An interviewer skilled at manipulation of presuppositions can get their interviewee to give out a great deal of personal information. A similarly skilled lawyer or police officer can use the same method to provoke a "confession" out of the unwary by embedding a presupposition and distracting them with something else. The most commonly given type example of this dishonest use of presuppositions is the loaded question, "When did you stop beating your wife?"

  16. Back to puns on nobody, though this sentence is interesting in that it means exactly the opposite of what it seems to say based on whether we take "nobody" as an indefinite pronoun (in which case everybody walks faster than Haigha) or we take "nobody" as a literal name instead as the capitalization suggests (where someone named Nobody must walk slower than Haigha).
  17. Yet this seems a perfectly sensible Looking-glass "whisper" as it is the opposite of a real world one!
  18. This is no sort of nice threat; after skinning and cleaning a hare, this is the last step before roasting it.
  19. As heraldic supporters, the lion and unicorn in the united kingdom coat of arms rear up on their hind legs with their paws held up "as if boxing" although this is probably so that all of their limbs are visible. In any case, since they are arranged on either side of a crown, the path to the nursery rhyme is clear enough. However, there is also considerable political history that leads to the figurative fight between the two. In particular, Mary Queen of Scots is well-known as a contender for the english crown, considered highly dangerous by the newly protestant english government as she was a catholic and inclined to return england to catholicism if she came to rule it.

    The crowns on the chess kings are not very elaborate in comparison to the one featuring in the coat of ams, or for that matter the one typically warn by english monarchs at their coronations through the 1800s to the 1900s at least. That crown is built up from a circlet with two arches attached on top at right angles. Attached to the circlet inside is what looks like a velvet bag, which is one of the few Tudor-era bag hats still in use outside of the Society for Creative Anachronism. The purpose of the hat being to help keep the crown well-seated and avoid the discomfort of having clammy metal pressed against the wearer's forehead.

  20. The Bandersnatch being the fearsome creature that cameos in Jabberwocky and is the grim creature encountered instead of the desired snark in The Hunting of the Snark. A "bander" would be a strip of material, now usually called a band. A band being blown in the wind would be difficult to catch – or snatch – all consistent with a fast moving but insubstantial creature, and with the apparent fleetness of time.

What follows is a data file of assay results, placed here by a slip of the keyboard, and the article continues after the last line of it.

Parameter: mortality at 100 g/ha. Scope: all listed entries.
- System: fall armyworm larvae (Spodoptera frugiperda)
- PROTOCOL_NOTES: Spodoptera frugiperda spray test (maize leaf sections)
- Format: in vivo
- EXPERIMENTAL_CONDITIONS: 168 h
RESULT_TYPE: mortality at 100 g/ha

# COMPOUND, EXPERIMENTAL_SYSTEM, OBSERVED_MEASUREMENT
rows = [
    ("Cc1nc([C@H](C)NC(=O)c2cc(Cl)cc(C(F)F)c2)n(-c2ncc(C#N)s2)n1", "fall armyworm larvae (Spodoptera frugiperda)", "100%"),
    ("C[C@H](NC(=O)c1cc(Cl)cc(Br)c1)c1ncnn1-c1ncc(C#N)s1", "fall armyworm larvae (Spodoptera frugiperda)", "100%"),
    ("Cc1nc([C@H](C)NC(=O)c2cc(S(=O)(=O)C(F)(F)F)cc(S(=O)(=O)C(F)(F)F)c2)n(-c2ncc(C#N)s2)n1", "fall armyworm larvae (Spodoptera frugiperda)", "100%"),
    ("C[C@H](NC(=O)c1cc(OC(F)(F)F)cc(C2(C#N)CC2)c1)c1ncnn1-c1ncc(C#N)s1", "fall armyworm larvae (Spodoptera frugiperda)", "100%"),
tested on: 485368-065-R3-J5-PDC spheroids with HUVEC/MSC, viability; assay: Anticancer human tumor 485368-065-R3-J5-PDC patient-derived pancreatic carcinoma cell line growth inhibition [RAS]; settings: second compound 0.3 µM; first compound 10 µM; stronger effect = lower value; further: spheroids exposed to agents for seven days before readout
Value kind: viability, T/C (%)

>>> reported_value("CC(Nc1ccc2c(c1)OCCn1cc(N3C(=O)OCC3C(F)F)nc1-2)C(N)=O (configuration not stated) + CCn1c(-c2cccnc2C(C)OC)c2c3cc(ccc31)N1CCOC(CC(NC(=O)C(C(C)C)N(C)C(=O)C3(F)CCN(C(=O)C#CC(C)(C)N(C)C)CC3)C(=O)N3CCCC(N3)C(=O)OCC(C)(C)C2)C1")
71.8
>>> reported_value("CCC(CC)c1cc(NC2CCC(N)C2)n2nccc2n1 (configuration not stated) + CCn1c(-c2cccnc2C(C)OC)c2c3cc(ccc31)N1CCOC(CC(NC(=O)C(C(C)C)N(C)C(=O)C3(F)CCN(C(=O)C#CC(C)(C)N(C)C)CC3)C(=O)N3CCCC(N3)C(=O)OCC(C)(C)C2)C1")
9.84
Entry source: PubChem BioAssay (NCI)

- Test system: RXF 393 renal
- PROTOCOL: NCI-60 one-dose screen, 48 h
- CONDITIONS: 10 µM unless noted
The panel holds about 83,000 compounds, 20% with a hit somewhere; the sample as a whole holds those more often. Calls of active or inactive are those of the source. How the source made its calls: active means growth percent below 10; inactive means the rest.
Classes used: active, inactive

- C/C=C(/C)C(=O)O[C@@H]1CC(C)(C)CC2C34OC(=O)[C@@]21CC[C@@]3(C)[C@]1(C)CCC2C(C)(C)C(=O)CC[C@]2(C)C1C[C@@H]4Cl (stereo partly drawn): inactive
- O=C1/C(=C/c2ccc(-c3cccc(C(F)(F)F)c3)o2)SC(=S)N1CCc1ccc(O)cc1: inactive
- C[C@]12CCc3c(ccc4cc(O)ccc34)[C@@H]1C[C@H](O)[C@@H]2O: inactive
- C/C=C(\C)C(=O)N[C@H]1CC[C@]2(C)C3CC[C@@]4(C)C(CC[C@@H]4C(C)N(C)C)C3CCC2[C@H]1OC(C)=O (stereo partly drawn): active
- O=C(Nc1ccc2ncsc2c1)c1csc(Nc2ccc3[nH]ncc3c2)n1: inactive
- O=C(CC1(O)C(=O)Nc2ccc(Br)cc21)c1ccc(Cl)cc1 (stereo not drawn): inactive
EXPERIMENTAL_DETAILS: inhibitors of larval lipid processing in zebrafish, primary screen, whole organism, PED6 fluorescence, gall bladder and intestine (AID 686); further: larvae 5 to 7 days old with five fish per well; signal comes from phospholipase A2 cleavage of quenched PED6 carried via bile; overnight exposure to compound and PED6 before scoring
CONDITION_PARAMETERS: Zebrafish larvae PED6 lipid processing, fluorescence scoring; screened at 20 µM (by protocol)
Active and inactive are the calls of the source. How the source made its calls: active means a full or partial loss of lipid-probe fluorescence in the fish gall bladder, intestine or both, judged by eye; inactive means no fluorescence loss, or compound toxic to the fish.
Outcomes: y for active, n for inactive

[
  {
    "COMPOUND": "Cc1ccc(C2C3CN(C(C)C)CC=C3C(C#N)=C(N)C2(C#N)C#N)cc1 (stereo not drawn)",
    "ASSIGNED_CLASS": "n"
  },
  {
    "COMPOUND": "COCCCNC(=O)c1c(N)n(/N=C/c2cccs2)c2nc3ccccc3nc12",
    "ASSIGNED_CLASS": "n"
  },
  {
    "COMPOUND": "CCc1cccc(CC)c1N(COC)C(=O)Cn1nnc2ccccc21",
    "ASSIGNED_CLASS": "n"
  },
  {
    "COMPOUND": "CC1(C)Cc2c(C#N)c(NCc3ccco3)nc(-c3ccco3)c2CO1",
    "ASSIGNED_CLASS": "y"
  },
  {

21. Since Hatta has never managed to finish his tea, as we should expect from the previous Alice book (where it was always tea-time for the Hatter and the March Hare because Time refuses to pass), even if that does contradict what the White King has just said about time.
  22. Remarkably, there is a great aftermarket for empty oyster shells, not just for their mother-of-pearl where that is available, or as chicken feed, but also cleaned and washed for easting raw oysters out of. Never having eaten oysters raw, I must admit to not knowing that people expect to slurp them out of the shells, which of course could hardly be done with an oyster in its original shell.
  23. Eighty-seven is a relatively ordinary number, without any unusual mathematical properties as far as I can find. One Wikipedia editor claims that australian cricketers have a superstitious dislike of the number because it is thirteen less than a hundred. This does sound plausible as most sports are chock-ablock with superstitions.
  24. In one of the more shameful historical practices of european cultures right down to Lewis Carroll's day and continuing well into the twentieth century was the practice of exhibiting people as curiosities. Typically such people were suffering from rare deformities, though there was also a great market for the display of Indigenous people once the invasion of the americas was in full swing. The existence of relatively benign shows like that run by William Hicock is deceptive. More often than not, people exhibited were placed in "freak shows" or were taken around for showing in locked cages or boxes with barred fronts. Indigenous people might be allowed to "perform" by making use of their own tools and possessions for hunting or travelling. The most infamous twentieth-century example of the exhibition of an Indigenous person is that of Ishi, a member of the Yahi Nation located in what is now called california.